Biofuels May Create More Greenhouse Gas Than They Offset
By Kevin Miller
Earlier this week, GM announced that half of all cars it sells in the United States will be capable of running on ethanol by 2012. GM will have eleven ethanol-capable vehicles on sale this year, and fifteen models will be available in 2009. Also this week, Coskata Inc, part owned by GM, announced it has teamed up with engineering firm ICM, Inc, to open a plant in 2010 which will mass produce cellulose-based ethanol.
Ethanol is an alcohol fuel which is manufactured by fermenting and distilling starchy crops such as corn, or “cellulosic biomass” such as trees or grasses. E10, a mixture of 10% ethanol and 90% gasoline, is sold in many parts of the United States and is approved by automobile manufacturers for use in standard gasoline engines. E85, a blend of 85% ethanol and 15% gasoline can be used in Flexible Fuel Vehicles (FFVs), which are specifically engineered to run on E85, normal gasoline, or any combination of the two. When FFVs are operated on E85 they typically get 20-30% fewer miles per gallon than when they are operated with gasoline, because ethanol has a lower energy content than gasoline.
The U.S. energy bill signed into law by President Bush in December, 2007, calls for a large increase in biofuel production for America’s automobiles – 36 billion gallons by 2022, with 16 billion gallons from cellulosic ethanol. The European Union has proposed that 10% of all fuel used for transportation should come from biofuels by 2020. Biofuel opponents claim that the recent emphasis on ethanol and biofuels has inflated the price of corn (thereby making food more expensive) and strained water supplies.
A big premise behind the use of ethanol and other biofuels in the United States and around the world is that doing so will reduce the nation’s dependence on foreign petroleum fuels as well as reducing greenhouse gases, which are said to cause global warming. This week, two studies published in Science suggest that the growth of crops for production of biofuels such as ethanol may actually be increasing greenhouse gas emissions rather than lowering them.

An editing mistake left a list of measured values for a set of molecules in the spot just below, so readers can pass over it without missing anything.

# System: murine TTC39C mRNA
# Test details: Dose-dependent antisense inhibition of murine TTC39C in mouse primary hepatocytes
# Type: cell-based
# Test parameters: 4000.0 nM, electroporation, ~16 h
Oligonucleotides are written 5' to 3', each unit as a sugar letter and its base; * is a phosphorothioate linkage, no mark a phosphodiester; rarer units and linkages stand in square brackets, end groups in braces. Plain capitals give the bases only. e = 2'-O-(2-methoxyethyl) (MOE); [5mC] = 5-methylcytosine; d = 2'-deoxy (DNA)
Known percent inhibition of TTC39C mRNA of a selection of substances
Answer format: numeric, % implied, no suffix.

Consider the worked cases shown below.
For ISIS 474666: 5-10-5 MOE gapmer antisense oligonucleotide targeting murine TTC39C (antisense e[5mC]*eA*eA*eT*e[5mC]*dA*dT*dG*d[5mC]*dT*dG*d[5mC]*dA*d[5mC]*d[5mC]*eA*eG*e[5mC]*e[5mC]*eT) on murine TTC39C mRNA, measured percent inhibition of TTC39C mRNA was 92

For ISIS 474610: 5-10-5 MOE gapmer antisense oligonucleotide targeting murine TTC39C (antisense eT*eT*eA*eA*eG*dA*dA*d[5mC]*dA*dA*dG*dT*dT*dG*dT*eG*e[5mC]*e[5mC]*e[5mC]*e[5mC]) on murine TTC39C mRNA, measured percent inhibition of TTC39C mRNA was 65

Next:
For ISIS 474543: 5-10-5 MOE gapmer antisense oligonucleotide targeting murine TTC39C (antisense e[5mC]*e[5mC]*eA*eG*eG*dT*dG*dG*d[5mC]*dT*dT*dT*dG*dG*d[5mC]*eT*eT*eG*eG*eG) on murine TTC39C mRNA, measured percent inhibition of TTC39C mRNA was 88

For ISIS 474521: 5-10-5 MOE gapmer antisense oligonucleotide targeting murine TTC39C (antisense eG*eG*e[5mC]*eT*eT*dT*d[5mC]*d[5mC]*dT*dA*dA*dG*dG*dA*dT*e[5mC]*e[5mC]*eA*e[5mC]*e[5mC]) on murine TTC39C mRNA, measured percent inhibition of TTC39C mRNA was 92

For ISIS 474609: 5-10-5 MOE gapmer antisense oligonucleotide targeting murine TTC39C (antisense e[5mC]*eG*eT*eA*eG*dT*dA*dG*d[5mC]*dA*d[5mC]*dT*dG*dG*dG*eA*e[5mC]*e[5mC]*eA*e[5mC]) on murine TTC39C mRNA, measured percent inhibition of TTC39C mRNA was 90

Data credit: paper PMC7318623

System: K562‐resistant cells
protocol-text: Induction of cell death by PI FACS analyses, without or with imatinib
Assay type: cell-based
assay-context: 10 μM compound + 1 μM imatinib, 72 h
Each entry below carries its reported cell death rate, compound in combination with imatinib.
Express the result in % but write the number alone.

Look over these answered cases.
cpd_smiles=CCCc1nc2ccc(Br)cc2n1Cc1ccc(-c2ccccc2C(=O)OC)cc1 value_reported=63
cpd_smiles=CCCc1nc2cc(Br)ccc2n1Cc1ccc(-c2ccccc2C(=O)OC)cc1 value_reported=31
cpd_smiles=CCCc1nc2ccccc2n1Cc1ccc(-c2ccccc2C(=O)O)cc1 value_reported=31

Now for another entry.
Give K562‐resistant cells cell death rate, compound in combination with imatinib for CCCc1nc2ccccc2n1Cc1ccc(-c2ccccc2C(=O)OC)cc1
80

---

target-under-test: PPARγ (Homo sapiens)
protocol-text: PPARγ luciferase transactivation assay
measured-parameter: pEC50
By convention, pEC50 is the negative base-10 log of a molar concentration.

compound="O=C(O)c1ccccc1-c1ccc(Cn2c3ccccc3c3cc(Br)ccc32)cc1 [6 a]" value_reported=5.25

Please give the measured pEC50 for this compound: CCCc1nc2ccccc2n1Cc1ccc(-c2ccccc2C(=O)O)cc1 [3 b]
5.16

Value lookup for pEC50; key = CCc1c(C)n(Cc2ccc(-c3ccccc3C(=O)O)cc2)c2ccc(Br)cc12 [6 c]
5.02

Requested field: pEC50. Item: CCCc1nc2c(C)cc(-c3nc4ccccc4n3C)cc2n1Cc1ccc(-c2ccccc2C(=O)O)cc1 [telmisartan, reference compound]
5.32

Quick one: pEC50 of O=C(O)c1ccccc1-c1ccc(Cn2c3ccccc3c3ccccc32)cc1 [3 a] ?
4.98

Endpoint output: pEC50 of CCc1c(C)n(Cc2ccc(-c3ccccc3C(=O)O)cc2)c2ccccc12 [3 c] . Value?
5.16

The first study published in Science, contradicts prior studies’ findings that substituting biofuels for gasoline reduces greenhouse gases because biofuels absorb carbon from the atmosphere when the “feedstock” crop is grown. Those prior studies, however, did not account for the carbon emissions that occur as farmers convert forest and grassland to new cropland to replace the farmland converted to biofuels. Using a worldwide agricultural model to estimate emissions from land use change,the study found that corn-based ethanol, instead of producing a 20% savings, nearly doubles greenhouse emissions over 30 years and increases greenhouse gases for 167 years. Biofuels from switchgrass, if grown on U.S. corn lands, increase emissions by 50%. This result raises concerns about large biofuel mandates and highlights the value of using waste products for production of biofuels.
The second paper in Science asserts that while biofuels are a potential low-carbon energy source, whether they offer carbon savings depends on how they are produced. Converting rainforests, peatlands, savannas, or grasslands to produce food-based biofuels in Brazil, Southeast Asia, and the United States creates a ‘biofuel carbon debt’ by releasing 17 to 420 times more CO2 than the annual greenhouse gas reductions these biofuels provide by displacing fossil fuels. However, biofuels made from waste biomass or from biomass grown on abandoned agricultural lands planted with perennial vegetation incurs little or no carbon debt and offers immediate and sustained greenhouse gas reduction.
According to Reuters, cellulosic ethanol production currently costs about double that of traditional U.S. corn-based ethanol and Brazilian sugar-based ethanol. Coskata claims their biofuel production process can produce ethanol almost anywhere in the world, using a wide range of materials (including agricultural or municipal waste), for less than US $1.00 per gallon, with the production process using less than one gallon of water for every gallon of cellulosic ethanol produced and reduction of carbon dioxide emissions by 84 percent compared with gasoline. According to Coskata, tests carried out by Argonne National Laboratory have shown their cellulosic ethanol generates 7.7 times the energy used to produce it, compared with 1.3 times for corn-based ethanol.
The fact that the US Engergy Bill mandates biofuel production and FFVs essentially means that the government is inadvertently promoting an increase in production of greenhouse gases. And while ethanol-powered vehicles will be reducing the nation’s dependence on foreign oil, they will do so at the cost of higher fuel consumption and increased carbon emsissions, which increase global warming rather than reducing it.
While Coskata’s process holds promise for lower-carbon (and lower cost) production of ethanol, plenty of traditional (corn-based) ethanol is already being produced to fill ethanol demand and meet US government goals. GM’s forecast of half its fleet being ethanol compatible by 2012 will help them comply with the government’s ethanol consumption goals, whether or not those goals are environmentally sound. Meanwhile, GM’s investment in Coskata could benefit them if that company can, in fact, produce ethanol in a manner which is as environmentally-sound as they claim.
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